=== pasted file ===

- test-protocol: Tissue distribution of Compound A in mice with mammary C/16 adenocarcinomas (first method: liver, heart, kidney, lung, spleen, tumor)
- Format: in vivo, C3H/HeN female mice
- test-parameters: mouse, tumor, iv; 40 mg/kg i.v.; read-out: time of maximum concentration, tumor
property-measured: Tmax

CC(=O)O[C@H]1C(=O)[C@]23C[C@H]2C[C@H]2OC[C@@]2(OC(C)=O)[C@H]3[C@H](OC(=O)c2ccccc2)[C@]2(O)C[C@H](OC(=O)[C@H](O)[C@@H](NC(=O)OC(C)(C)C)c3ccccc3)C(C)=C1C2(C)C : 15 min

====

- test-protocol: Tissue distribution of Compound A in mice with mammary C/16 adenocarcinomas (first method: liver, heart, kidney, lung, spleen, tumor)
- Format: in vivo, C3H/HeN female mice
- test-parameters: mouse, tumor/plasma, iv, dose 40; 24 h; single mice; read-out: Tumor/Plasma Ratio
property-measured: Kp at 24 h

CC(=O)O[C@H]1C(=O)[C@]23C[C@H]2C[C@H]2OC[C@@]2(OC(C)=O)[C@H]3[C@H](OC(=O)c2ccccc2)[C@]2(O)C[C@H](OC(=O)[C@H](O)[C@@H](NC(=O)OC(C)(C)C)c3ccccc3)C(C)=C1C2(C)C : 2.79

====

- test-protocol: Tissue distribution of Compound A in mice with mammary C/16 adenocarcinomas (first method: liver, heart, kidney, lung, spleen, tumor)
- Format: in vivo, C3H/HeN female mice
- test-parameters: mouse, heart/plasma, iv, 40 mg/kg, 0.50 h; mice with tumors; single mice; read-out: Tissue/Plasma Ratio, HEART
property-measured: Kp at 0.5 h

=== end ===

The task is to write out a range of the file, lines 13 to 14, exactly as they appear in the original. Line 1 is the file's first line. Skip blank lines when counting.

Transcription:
- test-protocol: Tissue distribution of Compound A in mice with mammary C/16 adenocarcinomas (first method: liver, heart, kidney, lung, spleen, tumor)
- Format: in vivo, C3H/HeN female mice